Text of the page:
When people struggle with weight – overweight or underweight – the underlying cause may be emotional. Because of that, anyone with weight issues should try to identify their emotional relationship to food and the cause, if at all possible. Quiet introspection with serious intent can usually uncover the reasons for using food as a drug to silence emotions.
We will look at two of the most common emotional causes, beginning with high stress.
You have probably heard both of the statements: “I am a stress eater,” and “I can’t eat, I am too stressed out.” These accurately describe the two primary effects that stress has on people. It either causes them to under eat, or over eat. The majority of people overeat and the foods they choose are typically salty, sugary sweet, and/or full of saturated fats.
Some people know when they are stressed and are completely aware that they are stress eating. For others, the overeating is almost unconscious.
Stress can be caused by job, family, relationships, or a multitude of other things. Living on overload all the time (too many things to do, too many deadlines, too many obligations and responsibilities, never enough time) causes a high level of the hormone Cortisol to be released into the body. This leads to cravings of high calorie foods that are conveniently available day and night at the local fast-food drive-thru.
Becoming fully aware of eating habits when stressed is the first step to dealing with this emotional issue. Then, planning ahead for those times and choosing to eat healthier foods rather than overloading on empty-calorie foods that not only cause weight gain, but are dangerous to general health. .
The second emotional factor that may be driving overeating is a life-long habit of using food for comfort. A significant part of our enculturation is connected to food.
Most people have eating habits rooted in childhood that still control the way they eat, which is where the concept of “comfort foods” originated. It may be macaroni and cheese, beef stew, or warm cookies and milk. Those kinds of foods from childhood remind us of a time when we felt safe and loved. They bring comfort and a feeling of love.
When you are sad, lonely, discouraged, or feeling any strong emotion, you may turn to food for comfort. If this is a deeply ingrained habit, it is important to redefine ways to find comfort and love to something healthier such as a nice hot cup of tea and honey, a hot bath, a massage, or taking a long quiet walk.
Also, think about all of your activities – do most of your social interactions involve food? If so, make a change and start offering new ideas to spend time with friends that do not involve food – or at least, make food a secondary component, rather than the primary one. For example – start hiking, dancing, rock climbing, road tripping, etc. .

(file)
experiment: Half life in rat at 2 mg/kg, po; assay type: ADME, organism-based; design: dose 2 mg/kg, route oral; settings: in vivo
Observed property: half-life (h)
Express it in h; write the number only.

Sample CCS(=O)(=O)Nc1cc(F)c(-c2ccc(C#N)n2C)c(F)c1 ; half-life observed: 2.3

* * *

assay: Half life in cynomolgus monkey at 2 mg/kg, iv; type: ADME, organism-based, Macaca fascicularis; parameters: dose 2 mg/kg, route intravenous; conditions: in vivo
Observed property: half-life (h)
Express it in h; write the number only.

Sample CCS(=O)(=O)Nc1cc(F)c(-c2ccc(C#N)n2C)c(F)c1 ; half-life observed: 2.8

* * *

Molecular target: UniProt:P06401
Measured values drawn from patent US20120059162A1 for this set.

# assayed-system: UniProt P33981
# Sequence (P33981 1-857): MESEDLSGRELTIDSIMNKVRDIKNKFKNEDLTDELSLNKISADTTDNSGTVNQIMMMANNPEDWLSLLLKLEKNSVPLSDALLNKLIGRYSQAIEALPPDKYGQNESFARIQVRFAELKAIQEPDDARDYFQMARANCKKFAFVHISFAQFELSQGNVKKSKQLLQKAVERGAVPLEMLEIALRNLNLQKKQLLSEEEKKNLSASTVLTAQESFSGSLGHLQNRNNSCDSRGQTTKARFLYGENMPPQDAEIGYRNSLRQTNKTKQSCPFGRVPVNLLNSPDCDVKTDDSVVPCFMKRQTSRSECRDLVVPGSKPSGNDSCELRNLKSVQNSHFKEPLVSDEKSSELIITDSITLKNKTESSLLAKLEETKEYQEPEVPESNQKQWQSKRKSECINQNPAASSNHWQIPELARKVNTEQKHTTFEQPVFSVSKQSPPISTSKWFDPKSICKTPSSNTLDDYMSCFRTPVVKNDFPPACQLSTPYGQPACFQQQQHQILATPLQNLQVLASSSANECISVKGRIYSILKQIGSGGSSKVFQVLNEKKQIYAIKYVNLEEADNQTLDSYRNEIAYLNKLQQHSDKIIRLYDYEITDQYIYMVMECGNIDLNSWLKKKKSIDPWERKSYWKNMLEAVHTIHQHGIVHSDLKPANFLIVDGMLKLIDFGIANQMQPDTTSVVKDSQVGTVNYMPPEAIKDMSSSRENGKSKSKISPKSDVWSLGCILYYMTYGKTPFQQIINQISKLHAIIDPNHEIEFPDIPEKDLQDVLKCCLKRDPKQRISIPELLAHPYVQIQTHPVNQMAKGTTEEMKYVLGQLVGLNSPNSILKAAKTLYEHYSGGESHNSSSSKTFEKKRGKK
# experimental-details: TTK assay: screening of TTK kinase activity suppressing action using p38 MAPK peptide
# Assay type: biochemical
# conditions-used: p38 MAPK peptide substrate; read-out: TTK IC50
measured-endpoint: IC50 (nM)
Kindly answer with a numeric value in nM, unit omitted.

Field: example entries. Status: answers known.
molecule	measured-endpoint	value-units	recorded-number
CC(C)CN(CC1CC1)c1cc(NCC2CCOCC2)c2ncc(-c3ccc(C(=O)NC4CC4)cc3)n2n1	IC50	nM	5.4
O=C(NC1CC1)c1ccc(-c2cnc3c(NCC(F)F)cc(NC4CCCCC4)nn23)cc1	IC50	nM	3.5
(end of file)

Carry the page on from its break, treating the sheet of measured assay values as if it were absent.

Once you identify the issues/situations that are causing you to over eat, and/or to eat unhealthy foods most of the time, you will be able to make a conscious decision to stop the mindless eating that has been your norm.
Making significant changes in your eating patterns is much more difficult than breaking any other type of habit (or addiction) – and unhealthy foods can be an addiction. You have to eat to live – so you cannot simply stop eating. As a result, you have to find a way to eat well to live well, rather than eat to fill an emotional void.
There are a few things you can do that will help overcome your emotional need to binge on the wrong foods.
• Clean out Your Pantry and Frig – get rid of all the unhealthy “go-to” snacks that you grab when you must have something to eat. Fill it with healthy foods without all the sugar, fats, and additives. .
• Find Substitutes – Replace the chips and Coke with sliced crispy apples sprinkled with sea salt. This will give you the crunchy satisfaction plus the salt you crave; but, in a much healthier form. Plus, it is highly unlikely that you will eat too many apples – unlike the challenge of stopping after a few chips. Another choice is a handful of raw almonds that are not only filling and crunchy; they also help quell the sweet craving.
• Build a Support System – Find someone you can talk to when you are dealing with an unwavering drive to go on a binge. It can be a friend, a counselor, or a mentor – anyone that will listen and distract you until the urge to eat subsides. This must be someone who actually supports your desire to change and will not offer to take you to McDonald’s to talk. The best kind of person is someone who understands what you are going through – possibly has been through it her/himself.
• Keep a Success Journal – Track your successes. Every time you resist the temptation to stop at Dunkin Donuts or Wendy’s and either choose not to eat, or pick something healthier – write it down. Also write down all the healthy choices you made for breakfast, lunch, dinner – and snacks. At the end of the day – review your successes – even if it is only one small success – that is a step in the right direction. Focus on what you want to happen, rather than on what you do not want.
• Move Your Body – Thirty minutes of daily exercise – even walking – helps with stress relief, controlling weight, reducing cravings; plus lessening risk for lung and heart disease. Along with the exercise, be sure to stay hydrated. Use water and exercise as a way to diffuse the cravings. When you feel the urge to eat – take a nice slow drink of cool water. If the craving persists, take a brisk walk, or blast your favorite music and dance! The rush of endorphins from the exercise will help reduce the cravings and make you feel much better.